The genuine Remains in Verse and Prose of Mr. Samuel…

The genuine Remains in Verse and Prose of Mr. Samuel Butler,... Published from the Original Manuscripts, formerly in the Possession of W. Longueville, Esq; with Notes by R. Thyer, Keeper of the Public Library at Manchester. In two Volumes.... by BUTLER, Samuel.
  • Another image of The genuine Remains in Verse and Prose of Mr. Samuel Butler,... Published from the Original Manuscripts, formerly in the Possession of W. Longueville, Esq; with Notes by R. Thyer, Keeper of the Public Library at Manchester. In two Volumes.... by BUTLER, Samuel.
  • Another image of The genuine Remains in Verse and Prose of Mr. Samuel Butler,... Published from the Original Manuscripts, formerly in the Possession of W. Longueville, Esq; with Notes by R. Thyer, Keeper of the Public Library at Manchester. In two Volumes.... by BUTLER, Samuel.
AN ELEPHANT IN THE MOON

~ The genuine Remains in Verse and Prose of Mr. Samuel Butler,... Published from the Original Manuscripts, formerly in the Possession of W. Longueville, Esq; with Notes by R. Thyer, Keeper of the Public Library at Manchester. In two Volumes.... London: Printed for J. and R. Tonson. 1759.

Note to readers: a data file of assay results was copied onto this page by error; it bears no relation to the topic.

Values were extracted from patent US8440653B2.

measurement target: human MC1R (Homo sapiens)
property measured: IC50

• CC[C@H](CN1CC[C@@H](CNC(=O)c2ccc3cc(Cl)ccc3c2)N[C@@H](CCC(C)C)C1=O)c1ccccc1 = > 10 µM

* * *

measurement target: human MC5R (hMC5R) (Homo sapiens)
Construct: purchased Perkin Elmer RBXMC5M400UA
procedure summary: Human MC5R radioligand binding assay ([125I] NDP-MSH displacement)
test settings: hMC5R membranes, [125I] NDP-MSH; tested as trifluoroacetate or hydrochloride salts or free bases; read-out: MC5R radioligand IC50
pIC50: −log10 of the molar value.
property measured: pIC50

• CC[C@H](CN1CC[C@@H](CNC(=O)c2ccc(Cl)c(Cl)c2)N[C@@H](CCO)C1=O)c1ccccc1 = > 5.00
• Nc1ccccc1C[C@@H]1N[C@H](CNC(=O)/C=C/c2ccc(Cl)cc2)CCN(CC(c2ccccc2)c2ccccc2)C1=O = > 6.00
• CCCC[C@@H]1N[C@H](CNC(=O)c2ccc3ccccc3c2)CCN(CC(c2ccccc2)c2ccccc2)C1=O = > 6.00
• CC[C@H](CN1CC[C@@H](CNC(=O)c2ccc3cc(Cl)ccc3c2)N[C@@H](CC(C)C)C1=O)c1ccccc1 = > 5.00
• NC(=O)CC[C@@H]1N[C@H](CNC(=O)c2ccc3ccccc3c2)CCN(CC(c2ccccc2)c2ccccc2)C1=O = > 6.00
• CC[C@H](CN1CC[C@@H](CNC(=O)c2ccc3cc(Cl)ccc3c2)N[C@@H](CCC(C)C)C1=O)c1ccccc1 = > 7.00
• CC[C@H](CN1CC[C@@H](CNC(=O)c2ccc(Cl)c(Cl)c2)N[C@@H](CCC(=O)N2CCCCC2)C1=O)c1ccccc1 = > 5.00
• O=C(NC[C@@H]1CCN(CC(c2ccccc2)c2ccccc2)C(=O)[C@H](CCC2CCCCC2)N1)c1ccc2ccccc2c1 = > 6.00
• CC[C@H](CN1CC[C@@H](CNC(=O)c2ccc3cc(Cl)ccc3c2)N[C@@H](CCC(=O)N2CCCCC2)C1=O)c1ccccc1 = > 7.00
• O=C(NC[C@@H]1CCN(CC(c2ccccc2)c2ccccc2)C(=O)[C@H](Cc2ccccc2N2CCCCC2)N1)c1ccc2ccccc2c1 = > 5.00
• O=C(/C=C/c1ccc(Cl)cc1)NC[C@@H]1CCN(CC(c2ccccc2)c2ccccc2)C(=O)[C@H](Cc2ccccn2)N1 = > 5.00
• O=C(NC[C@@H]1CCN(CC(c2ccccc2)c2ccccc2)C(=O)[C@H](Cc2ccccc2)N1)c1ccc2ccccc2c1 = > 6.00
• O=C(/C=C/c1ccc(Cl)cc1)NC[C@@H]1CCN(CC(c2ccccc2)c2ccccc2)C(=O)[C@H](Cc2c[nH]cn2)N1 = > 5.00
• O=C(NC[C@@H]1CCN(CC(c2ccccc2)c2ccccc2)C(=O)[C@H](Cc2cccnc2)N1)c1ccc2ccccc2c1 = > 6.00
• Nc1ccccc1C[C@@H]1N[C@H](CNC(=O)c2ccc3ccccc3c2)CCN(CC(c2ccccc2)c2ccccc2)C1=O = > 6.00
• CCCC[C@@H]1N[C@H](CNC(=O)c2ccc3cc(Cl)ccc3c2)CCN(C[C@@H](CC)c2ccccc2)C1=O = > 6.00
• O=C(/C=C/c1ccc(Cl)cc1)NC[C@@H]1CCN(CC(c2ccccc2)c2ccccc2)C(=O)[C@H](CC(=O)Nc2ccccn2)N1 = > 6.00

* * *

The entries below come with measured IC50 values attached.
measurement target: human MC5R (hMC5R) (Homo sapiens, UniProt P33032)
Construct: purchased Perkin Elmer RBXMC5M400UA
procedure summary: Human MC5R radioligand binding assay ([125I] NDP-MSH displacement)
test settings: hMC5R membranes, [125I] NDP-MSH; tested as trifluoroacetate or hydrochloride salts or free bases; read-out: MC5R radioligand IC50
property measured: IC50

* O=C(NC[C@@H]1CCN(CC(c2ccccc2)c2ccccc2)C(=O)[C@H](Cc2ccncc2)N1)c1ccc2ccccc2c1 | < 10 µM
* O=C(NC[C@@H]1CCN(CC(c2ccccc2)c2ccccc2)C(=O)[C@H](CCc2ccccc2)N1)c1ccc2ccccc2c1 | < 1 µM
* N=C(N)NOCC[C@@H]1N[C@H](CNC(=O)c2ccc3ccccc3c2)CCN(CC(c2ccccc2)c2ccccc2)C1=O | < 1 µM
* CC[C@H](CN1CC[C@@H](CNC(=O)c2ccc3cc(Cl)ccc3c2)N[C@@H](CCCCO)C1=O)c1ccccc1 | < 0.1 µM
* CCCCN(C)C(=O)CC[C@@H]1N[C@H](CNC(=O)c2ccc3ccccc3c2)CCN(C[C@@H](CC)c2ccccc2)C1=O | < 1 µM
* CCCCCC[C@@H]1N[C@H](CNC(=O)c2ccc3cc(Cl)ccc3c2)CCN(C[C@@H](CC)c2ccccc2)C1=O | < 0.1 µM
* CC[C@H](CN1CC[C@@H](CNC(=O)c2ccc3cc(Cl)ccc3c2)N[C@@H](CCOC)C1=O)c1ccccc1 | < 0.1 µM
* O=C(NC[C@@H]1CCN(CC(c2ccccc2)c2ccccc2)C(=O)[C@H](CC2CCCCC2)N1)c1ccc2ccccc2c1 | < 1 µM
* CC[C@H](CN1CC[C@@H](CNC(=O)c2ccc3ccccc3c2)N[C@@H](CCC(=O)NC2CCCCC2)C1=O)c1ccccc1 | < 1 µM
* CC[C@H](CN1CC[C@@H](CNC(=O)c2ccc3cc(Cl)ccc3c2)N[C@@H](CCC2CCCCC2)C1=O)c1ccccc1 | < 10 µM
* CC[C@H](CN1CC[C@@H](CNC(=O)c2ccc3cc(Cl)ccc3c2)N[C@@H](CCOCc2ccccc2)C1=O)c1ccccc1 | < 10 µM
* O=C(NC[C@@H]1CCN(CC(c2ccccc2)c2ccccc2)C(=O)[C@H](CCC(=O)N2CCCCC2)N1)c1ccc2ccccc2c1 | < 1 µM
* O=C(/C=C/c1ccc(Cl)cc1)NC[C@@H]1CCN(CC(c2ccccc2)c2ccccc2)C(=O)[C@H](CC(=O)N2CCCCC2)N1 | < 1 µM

2 vols., 8vo (200 × 115 mm), pp. [40], 429, [1]; [8], 512; contemporary sprinkled calf, spine gilt in compartments, red and green labels; bookplates of Thomas Weld, Lulworth Castle and Reginald Baliol Brett, Viscount Esher, slightly rubbed with gilt slightly indistinct on vol. 2, heads of spines just chipped, but still a handsome copy.

First edition, which includes the first printings of some 120 of the author’s Characters written between 1667 and 1679. These Characters, loosely modelled on Theophrastus are brilliant prose satires on contemporary types, such as: ‘A Modern Politician’, ‘An hypocritical Non-conformist’, ‘A Republican’, ‘A State-Convert’, ‘A modern Statesman’, ‘A Fifth Monarchy man’, ‘A small Poet’, ‘A Lawyer’, ‘A Virtuoso’, ‘A Justice of Peace’, ‘A Fanatic’ and ‘An Hermetic Philosopher’.

Also included is Butler’s hilarious satire on the Royal Society, ‘The Elephant in the Moon’, in which the ‘elephant’ turns out to be a fly caught in the telescope:A learn'd society of late, /The glory of a foreign state, /Agreed, upon a summer's night, / To search the Moon by her own light; / To take an invent'ry of all / Her real estate and personal; / And Make an accurate survey / Of all her lands, and how they lay...’

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